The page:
David Golden

3 results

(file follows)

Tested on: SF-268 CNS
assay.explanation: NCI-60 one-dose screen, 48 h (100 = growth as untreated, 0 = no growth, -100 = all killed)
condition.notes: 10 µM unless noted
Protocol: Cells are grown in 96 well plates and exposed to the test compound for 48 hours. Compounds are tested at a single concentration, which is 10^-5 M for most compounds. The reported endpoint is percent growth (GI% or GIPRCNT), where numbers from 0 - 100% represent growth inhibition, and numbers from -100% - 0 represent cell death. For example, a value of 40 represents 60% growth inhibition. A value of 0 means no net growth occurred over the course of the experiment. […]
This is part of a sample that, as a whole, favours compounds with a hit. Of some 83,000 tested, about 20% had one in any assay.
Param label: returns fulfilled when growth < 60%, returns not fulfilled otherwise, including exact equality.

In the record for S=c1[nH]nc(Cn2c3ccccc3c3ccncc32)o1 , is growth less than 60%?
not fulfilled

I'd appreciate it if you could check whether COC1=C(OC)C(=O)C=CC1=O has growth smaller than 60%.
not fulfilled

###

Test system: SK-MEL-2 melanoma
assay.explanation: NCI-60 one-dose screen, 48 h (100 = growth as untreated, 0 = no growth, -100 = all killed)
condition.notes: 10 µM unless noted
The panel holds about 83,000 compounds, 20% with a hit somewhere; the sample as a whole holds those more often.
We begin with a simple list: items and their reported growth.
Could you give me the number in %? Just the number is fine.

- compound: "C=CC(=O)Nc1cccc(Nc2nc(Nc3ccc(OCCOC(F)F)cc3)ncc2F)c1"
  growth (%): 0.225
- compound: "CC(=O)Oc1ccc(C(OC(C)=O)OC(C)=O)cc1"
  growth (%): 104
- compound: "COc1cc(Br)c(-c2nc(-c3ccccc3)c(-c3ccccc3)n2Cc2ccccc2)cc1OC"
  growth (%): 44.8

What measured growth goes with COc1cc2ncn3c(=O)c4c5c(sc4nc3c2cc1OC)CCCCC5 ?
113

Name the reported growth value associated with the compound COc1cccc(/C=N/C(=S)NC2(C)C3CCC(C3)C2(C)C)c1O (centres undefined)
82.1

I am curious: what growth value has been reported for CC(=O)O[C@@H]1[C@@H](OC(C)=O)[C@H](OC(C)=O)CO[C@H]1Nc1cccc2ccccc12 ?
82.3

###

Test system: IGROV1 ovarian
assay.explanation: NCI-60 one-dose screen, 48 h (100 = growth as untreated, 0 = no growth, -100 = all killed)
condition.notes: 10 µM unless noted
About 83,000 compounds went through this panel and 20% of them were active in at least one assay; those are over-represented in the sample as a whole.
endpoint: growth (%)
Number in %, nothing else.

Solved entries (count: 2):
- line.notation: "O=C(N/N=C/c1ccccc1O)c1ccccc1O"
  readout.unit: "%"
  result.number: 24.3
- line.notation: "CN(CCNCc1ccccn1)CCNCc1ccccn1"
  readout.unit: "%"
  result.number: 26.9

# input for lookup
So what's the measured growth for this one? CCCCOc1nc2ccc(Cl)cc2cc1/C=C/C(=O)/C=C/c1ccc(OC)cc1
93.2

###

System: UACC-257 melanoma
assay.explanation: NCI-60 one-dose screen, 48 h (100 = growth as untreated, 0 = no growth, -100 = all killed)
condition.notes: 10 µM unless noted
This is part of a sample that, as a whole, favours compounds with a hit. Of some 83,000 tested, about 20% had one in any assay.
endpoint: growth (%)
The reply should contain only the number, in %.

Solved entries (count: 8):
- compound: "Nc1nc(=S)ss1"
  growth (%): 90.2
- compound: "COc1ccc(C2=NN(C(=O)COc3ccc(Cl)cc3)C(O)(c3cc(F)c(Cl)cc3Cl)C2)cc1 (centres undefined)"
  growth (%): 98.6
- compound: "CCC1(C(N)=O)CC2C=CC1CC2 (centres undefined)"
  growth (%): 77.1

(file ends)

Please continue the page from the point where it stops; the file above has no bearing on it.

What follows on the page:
Considering the Community Effects of Introducing an Official MongoDB Go Driver